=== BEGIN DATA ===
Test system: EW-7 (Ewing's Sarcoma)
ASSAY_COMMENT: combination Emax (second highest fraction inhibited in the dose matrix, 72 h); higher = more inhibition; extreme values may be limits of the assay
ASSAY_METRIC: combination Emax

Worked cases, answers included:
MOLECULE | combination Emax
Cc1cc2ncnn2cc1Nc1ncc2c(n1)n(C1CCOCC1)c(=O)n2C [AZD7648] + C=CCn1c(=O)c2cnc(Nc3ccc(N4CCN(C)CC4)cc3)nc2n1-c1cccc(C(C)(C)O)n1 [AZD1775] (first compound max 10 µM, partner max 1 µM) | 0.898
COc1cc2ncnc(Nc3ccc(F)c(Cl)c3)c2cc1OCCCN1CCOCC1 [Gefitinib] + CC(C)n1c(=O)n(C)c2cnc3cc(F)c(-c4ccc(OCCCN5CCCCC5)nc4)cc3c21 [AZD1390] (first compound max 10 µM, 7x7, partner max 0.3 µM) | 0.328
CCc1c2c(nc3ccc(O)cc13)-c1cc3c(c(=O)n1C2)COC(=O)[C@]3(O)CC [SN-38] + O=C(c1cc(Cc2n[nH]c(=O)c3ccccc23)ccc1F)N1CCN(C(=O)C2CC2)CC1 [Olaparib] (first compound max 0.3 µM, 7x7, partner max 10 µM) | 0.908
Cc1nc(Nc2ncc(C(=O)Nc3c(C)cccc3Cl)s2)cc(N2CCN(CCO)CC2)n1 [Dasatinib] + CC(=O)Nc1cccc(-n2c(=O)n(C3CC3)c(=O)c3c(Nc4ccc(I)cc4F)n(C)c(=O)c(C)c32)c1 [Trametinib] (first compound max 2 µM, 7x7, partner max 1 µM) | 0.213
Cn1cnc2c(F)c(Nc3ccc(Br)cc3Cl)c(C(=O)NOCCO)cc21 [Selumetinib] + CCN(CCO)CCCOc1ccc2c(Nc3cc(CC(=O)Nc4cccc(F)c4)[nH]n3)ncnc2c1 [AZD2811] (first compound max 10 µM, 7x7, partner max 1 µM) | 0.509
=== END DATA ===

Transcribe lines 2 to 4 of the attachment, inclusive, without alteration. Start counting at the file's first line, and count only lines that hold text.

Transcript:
ASSAY_COMMENT: combination Emax (second highest fraction inhibited in the dose matrix, 72 h); higher = more inhibition; extreme values may be limits of the assay
ASSAY_METRIC: combination Emax

Worked cases, answers included: